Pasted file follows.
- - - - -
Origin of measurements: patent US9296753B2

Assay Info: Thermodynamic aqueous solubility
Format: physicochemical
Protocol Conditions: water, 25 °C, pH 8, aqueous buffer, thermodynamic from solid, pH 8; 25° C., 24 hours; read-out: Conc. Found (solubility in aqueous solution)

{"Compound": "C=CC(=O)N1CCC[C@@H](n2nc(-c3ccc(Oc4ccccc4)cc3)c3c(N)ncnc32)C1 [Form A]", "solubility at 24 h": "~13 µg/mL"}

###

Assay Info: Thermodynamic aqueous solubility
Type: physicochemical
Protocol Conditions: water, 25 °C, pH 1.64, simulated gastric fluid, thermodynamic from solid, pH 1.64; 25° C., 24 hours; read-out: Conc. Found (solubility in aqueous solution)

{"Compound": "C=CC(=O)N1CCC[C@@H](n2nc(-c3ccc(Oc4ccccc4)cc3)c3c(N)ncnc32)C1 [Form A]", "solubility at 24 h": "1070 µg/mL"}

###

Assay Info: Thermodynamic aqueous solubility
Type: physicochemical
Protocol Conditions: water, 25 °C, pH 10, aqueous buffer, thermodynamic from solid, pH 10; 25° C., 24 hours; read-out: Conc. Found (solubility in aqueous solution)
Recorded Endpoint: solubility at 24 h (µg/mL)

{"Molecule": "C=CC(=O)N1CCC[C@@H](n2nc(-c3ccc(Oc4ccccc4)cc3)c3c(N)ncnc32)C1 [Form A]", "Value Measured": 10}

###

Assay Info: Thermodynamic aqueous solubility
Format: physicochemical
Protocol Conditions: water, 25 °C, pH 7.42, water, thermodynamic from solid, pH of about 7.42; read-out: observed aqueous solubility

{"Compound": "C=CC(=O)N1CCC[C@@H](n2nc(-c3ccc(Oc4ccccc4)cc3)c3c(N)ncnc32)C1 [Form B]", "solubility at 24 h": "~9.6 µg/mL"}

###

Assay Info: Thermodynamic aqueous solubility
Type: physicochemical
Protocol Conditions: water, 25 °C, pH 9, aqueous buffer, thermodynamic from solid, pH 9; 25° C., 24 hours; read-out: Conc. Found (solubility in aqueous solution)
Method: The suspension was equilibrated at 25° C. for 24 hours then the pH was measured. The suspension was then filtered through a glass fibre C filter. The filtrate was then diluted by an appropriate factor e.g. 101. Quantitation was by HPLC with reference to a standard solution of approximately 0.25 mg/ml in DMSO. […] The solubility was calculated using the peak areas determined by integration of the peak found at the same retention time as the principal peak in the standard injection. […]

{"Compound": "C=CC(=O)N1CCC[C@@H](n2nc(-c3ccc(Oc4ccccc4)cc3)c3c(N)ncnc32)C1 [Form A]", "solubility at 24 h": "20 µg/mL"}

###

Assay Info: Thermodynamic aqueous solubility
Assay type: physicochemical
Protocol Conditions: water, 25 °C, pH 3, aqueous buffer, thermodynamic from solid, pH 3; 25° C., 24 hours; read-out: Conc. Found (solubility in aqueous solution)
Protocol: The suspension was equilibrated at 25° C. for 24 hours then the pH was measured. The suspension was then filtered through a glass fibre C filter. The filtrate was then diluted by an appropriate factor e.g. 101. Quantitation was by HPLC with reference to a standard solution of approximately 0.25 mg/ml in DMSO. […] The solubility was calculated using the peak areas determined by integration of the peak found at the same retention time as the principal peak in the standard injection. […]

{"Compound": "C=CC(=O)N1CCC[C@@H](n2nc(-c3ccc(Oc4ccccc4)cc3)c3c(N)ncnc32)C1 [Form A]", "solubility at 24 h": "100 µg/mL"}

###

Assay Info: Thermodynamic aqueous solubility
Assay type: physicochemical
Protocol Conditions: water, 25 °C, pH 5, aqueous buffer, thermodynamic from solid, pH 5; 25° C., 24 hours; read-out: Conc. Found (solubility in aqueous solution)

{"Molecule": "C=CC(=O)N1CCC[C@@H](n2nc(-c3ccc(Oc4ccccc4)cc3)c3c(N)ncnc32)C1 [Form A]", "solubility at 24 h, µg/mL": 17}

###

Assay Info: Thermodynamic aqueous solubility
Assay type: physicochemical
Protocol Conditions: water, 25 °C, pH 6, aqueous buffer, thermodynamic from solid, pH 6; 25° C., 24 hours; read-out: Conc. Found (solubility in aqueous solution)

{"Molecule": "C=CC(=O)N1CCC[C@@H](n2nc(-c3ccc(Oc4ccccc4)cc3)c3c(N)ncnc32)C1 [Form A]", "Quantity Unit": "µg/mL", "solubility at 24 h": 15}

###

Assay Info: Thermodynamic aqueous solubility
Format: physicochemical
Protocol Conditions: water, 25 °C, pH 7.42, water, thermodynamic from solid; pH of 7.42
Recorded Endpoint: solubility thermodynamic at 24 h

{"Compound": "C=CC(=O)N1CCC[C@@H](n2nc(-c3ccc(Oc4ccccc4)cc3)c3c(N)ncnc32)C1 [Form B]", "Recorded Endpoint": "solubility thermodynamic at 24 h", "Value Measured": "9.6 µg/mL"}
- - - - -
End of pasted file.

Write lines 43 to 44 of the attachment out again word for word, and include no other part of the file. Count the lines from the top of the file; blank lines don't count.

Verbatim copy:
{"Molecule": "C=CC(=O)N1CCC[C@@H](n2nc(-c3ccc(Oc4ccccc4)cc3)c3c(N)ncnc32)C1 [Form A]", "Quantity Unit": "µg/mL", "solubility at 24 h": 15}

###